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Vocational Implications of Autism: Challenges & Strategies for Success

Instructor: Pamela Brezenski

Pamela holds a M.S. in Special Education and is ABD EdD Special Education. Pamela has experience in the following settings: 6th LA/SS, 9-10th LD/ED, K-12 and K-5 LD/ED/ID

The goal for all students is to work in their community. Mastering the skills of working is a difficult task for students diagnosed with Autism. Helping students overcome barriers is critical to vocational success.

Autism and Employment

Employment is important to student success. Living and working in one's community is a natural progression for young adults. Students diagnosed on the Autism Spectrum have the same dreams as their peers. For this group of students, working in their community may not be a reality without support for skill attainment.

Concerns With Vocational Outcomes

The National Autism Indicators Report reported that only 58% of youth diagnosed with Autism worked compared to 80% or 90% of other students diagnosed in mild disability categories. 42% of students were not paid for the employment. Students not only worked at lower rates, but they also earned less than other students with mild disabilities.

On a positive note, these statistics drastically change the further students get from high school. Students have more success the longer students are out of school. They learn to overcome the barriers through support and educational opportunities. Teachers can support them by helping connect their strengths and interests, so they overcome workplace barriers.

Barriers to Meaningful Vocational Opportunities

Employers are not always prepared to support students. Students struggle with social elements and communication skills. This can affect relationships between the student, superiors, and co-workers. Customer service can also be an area of concern.

Connecting Students to Preferred Employment

Information provided by Autism Speaks showed that youth on the Autism Spectrum want to work in industries of interest. Connecting students to preferred employment is critical to success. All too often the focus on finding jobs for young people is only to get them experience. Students are not always assessed to find out their interests or asked about their desires.

You can help break down barriers by performing transition assessments. Using career assessments and interest checklists, you can identify the types of jobs students are interested in. Working hard to match those interests with job placements is critical in developing strong experiences.

Transportation Concerns

Many students diagnosed on the Autism Spectrum do not apply for driver's tests. Some meet medical requirements and are not eligible. Without a driver's license, access to employment is limited.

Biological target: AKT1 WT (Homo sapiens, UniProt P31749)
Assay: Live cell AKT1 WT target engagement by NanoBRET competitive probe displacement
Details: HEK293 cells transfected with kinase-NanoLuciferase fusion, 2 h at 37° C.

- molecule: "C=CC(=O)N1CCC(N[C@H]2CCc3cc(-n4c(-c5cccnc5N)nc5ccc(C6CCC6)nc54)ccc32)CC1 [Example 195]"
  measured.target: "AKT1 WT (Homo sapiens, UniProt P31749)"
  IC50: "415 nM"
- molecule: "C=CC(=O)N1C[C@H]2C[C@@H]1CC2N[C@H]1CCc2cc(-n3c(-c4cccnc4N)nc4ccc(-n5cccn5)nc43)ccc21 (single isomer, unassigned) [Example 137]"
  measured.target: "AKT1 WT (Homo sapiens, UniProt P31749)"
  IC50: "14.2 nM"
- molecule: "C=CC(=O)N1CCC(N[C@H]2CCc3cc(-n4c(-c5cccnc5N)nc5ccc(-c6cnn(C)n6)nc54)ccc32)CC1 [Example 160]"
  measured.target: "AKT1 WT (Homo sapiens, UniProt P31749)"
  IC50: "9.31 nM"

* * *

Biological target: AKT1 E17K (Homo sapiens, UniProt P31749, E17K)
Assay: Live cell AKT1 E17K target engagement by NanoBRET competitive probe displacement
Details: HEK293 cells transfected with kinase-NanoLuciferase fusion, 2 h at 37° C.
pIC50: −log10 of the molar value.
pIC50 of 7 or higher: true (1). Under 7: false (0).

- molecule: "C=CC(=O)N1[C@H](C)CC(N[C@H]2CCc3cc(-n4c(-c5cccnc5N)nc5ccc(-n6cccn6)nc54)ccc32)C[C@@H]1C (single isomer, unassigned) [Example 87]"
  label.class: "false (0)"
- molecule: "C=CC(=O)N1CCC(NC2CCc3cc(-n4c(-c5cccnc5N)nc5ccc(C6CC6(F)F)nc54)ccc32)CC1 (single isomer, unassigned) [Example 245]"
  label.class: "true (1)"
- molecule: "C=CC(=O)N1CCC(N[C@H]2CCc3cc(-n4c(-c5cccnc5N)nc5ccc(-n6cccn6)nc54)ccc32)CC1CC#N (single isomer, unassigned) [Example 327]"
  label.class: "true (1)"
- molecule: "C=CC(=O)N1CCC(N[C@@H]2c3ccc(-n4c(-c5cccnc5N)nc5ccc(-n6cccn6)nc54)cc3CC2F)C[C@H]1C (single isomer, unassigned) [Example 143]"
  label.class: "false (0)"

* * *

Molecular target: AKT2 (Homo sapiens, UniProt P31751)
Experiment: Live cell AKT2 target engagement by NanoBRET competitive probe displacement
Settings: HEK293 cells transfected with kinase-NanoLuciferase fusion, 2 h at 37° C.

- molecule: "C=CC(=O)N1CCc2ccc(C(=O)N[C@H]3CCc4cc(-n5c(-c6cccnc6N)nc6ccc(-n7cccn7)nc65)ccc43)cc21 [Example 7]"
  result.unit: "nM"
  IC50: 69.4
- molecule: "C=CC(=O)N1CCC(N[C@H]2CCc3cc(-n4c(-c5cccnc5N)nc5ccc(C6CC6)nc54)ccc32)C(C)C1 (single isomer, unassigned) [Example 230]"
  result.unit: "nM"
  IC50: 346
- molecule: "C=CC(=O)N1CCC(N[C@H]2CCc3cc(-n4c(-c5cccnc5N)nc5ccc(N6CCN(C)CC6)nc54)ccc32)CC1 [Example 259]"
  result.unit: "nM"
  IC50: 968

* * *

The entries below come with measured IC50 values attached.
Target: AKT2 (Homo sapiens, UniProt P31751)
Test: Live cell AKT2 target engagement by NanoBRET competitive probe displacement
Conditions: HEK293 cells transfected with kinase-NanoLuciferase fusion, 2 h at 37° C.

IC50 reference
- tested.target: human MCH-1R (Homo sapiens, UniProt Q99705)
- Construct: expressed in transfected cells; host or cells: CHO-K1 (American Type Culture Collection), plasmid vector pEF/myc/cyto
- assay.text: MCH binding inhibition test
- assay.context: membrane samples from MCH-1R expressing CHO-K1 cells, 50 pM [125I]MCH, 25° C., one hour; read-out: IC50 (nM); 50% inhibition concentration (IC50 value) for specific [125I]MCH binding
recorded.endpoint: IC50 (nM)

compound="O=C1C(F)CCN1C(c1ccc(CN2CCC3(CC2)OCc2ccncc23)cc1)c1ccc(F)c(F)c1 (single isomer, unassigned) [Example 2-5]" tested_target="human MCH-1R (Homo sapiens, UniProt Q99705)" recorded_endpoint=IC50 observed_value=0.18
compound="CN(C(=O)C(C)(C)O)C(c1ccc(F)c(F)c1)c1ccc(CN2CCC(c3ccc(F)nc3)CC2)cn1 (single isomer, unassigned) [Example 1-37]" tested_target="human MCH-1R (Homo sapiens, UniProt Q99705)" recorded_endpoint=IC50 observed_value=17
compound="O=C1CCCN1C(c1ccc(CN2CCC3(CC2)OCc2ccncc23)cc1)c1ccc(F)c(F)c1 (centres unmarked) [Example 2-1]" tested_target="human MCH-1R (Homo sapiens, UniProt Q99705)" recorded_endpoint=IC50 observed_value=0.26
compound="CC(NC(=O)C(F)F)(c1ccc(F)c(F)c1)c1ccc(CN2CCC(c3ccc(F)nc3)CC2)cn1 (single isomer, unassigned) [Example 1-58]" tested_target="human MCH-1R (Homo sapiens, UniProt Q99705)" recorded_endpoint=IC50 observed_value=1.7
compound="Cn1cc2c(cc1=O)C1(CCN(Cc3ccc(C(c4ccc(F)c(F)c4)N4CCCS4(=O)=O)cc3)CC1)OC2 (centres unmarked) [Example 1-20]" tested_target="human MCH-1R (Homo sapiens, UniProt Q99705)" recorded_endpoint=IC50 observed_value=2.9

Public transportation is an option, but students often have sensory concerns that limit their ability to use it. Social elements and proximity concerns make using public transportation overwhelming for students.

The inability to have access to public transportation can reduce the opportunity for long-term employment. You can make a difference by creating opportunities to practice using transportation. Teaching self-regulation skills for use in stressful situations will help them adapt.

Employment Preparation and Education

Many students do not maintain skills to keep a job. Using positive employment preparation and education methods can help to reduce barriers. Many students lose jobs because of a lack of social skills or misunderstanding of the hidden rules. Not only are hidden rules of jobs a concern, but the actual job skills must be directly taught.

If you do not prepare youth for the culture of the business, they may not know how to handle situations. Ineffective management of situations can negatively impact employer satisfaction in employee performance.

Job Support Strategies

Instruction

Direct instruction, modeling, and supported teaching can provide students skills to overcome barriers. Teaching student's self-advocacy skills can help them when needed. You can provide support in job skills, communication and social skills, and self-management strategies.

Job Specific Tasks

Teaching the skills of the job can have benefits for your students. Students diagnosed on the Autism Spectrum feel a great deal of anxiety with new tasks. Using direct teaching methods of skills can help reduce concerns.

Communication and Social Skills

One of the greatest challenges for your students is communicating with bosses and co-workers. Teaching students scripted conversations and responses greatly reduces negative interactions. Additionally, you can use practice positive conversations and social interactions by using modeling and role-playing strategies. Preparing students and helping them create a communication tool-box is the key to success.

Self-Management

Struggles in executive functioning can cause serious problems with attendance and time effectiveness on the job. Helping your students use technology to set alarms and reminders may help reduce this barrier. Using task lists and priority lists may also help to keep students organized.

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